I have been a Java developer for the past 5 years and working in a single stack has its own merits and drawbacks. We will be an expert in the language and platform but we would never reason about the way it is. I joined Thoughtworks some 6 months back and everything got changed. The way I think about languages, devops, testing, TDD, Agile.
Suddenly I was exposed to ROR, R, ReactJS, Shell Script, NodeJS, Scala, Chef, Ansible and I was shaken at first by the amount of learning curve needed sans this Agile, TDD practice (it is a separate story). Each and every platform comes with its own set of tools for Testing, packaging and deploying them. To be frank, I have never read like this before, even at college times and still am trying to catch up with the things. So I thought I could write down the list of things that I need to do to juggle with these languages,
- Write about the technologies, toolset, idiomatic way of doing things in it and write it a lot (github.io, medium). Because its very difficult to keep all these things in mind.
- Compare the languages and always try to reason the feature available in it.
- Get familiarised with the best tool set available for the language and learn the shortcuts in it. I became JetBrains fan so RubyMine for ROR, Intellij for Java, Webstorm for Node. Mostly the shortcuts would be the same and it helps a lot in reading the source code of larger projects.
- Unit testing. I feel this is the best way to develop in a language which we are not comfortable with. Reason is, we ll be tackling the problem in isolation and can easily dig deeper through the api or method. Also its easier to get the result without thinking about other bigger integration issues.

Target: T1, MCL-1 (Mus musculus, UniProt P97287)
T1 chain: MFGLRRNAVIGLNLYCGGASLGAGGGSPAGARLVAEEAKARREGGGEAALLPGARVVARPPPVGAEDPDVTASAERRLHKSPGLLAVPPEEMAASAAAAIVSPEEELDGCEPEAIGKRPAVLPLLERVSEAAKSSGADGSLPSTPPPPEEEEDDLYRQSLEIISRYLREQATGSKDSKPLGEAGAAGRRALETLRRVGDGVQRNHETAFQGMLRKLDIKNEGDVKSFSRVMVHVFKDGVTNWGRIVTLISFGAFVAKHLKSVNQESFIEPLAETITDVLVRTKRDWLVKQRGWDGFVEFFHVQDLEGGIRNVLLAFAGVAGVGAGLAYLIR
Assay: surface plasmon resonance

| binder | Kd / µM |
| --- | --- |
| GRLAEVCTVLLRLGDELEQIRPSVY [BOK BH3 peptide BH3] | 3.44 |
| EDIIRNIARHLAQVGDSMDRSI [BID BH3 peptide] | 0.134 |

- Look into lot of open source projects and try contributing to them and its a good way to learn the best practices in the language
- Also the basic but important one is we should be able to setup the things in local and try running it successfully. It gives more confidence and can learn easily by debugging the code.
- Lots of learning materials are available online, both free and paid ones (few are worth spending). I subscribed to codeschool, reactforbeginners (by wesbos), egghead.io, the pragmatic studio. These are very helpful in knowing the basics of the language in short span.
- Watching tech talks and conf videos like reactjs conf, gradle summit, chef summit and many which are in youtube are very helpful.
- Subscribing to the newsletter is also good as the latest information will be given to our inbox and we can read when we get some free time. DZone, thegeekstuff, reactnewsletter are the few that comes to my mind right now.
Hopefully I had curated the list of things to do when being a polyglot programmer and still not diluting the focus on core.